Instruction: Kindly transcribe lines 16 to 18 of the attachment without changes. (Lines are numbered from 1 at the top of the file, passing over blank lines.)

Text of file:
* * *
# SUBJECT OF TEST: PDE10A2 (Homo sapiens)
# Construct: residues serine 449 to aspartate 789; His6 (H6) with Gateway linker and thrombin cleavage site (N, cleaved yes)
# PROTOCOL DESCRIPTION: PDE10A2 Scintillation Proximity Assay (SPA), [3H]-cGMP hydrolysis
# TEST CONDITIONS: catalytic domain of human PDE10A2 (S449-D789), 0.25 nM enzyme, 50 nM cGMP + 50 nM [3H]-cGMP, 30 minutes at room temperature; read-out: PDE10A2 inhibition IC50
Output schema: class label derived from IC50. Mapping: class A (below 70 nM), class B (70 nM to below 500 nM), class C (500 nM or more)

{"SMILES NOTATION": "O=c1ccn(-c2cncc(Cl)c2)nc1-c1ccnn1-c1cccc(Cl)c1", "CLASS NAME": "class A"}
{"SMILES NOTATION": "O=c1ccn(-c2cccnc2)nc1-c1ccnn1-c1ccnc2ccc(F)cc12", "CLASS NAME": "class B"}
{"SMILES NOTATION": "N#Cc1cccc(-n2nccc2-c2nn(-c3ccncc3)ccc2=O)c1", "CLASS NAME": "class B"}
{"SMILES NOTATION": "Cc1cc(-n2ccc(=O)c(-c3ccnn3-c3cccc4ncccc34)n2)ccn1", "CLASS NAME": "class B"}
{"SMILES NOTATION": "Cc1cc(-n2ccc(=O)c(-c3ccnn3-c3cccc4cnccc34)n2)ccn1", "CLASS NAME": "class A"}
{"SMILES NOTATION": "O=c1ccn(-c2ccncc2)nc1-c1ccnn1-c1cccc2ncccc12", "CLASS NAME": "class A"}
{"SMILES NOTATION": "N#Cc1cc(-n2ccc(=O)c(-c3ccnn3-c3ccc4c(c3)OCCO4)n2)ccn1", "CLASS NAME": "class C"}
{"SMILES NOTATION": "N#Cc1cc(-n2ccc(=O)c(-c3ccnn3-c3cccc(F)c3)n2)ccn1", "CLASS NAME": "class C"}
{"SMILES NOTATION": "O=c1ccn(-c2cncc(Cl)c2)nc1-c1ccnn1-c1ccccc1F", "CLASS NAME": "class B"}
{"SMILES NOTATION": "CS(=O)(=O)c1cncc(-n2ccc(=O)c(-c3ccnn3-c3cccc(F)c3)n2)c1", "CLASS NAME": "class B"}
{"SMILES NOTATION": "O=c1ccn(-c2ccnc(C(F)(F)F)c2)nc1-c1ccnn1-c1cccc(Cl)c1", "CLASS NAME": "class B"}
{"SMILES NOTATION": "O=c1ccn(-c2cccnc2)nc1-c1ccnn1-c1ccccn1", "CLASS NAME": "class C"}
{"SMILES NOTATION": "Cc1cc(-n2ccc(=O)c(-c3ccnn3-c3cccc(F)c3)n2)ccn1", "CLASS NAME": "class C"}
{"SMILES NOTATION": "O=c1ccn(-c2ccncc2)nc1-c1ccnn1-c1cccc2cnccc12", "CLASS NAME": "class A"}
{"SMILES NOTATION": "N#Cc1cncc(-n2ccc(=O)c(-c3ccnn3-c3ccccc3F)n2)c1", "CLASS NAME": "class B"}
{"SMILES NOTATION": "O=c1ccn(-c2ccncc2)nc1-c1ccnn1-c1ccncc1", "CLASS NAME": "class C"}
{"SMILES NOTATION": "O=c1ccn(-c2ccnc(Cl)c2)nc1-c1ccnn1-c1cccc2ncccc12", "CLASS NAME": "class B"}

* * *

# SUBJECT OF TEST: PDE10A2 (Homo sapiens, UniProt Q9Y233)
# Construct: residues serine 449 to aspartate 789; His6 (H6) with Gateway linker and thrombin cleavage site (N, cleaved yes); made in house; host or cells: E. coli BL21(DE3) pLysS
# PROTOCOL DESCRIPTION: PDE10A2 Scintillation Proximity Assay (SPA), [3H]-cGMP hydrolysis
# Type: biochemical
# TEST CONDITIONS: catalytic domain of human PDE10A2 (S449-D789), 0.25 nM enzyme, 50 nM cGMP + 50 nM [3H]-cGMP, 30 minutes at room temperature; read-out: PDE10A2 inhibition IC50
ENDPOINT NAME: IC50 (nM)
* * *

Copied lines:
{"SMILES NOTATION": "O=c1ccn(-c2ccnc(C(F)(F)F)c2)nc1-c1ccnn1-c1cccc(Cl)c1", "CLASS NAME": "class B"}
{"SMILES NOTATION": "O=c1ccn(-c2cccnc2)nc1-c1ccnn1-c1ccccn1", "CLASS NAME": "class C"}
{"SMILES NOTATION": "Cc1cc(-n2ccc(=O)c(-c3ccnn3-c3cccc(F)c3)n2)ccn1", "CLASS NAME": "class C"}